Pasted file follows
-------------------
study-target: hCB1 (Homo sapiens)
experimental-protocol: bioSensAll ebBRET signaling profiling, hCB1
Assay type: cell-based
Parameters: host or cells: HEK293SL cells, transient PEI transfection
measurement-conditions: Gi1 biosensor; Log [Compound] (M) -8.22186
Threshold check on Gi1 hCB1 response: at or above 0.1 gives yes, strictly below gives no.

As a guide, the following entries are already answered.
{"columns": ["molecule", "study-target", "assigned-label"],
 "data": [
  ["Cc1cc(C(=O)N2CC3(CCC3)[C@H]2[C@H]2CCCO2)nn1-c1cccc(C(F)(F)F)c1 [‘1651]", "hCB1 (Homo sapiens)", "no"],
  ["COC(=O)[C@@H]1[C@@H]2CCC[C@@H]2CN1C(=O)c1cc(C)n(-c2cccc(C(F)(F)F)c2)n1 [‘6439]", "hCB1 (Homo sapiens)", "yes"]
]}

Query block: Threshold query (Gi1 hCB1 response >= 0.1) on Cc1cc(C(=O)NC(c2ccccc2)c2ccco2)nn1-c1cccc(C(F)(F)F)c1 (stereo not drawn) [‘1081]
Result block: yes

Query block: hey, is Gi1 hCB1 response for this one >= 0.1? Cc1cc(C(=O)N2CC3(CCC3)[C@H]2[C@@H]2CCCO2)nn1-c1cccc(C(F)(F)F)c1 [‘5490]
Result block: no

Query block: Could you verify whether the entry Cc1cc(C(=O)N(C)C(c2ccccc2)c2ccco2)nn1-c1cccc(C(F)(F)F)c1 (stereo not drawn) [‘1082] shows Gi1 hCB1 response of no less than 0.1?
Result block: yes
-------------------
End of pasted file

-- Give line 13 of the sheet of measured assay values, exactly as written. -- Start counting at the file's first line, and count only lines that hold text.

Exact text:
Query block: Threshold query (Gi1 hCB1 response >= 0.1) on Cc1cc(C(=O)NC(c2ccccc2)c2ccco2)nn1-c1cccc(C(F)(F)F)c1 (stereo not drawn) [‘1081]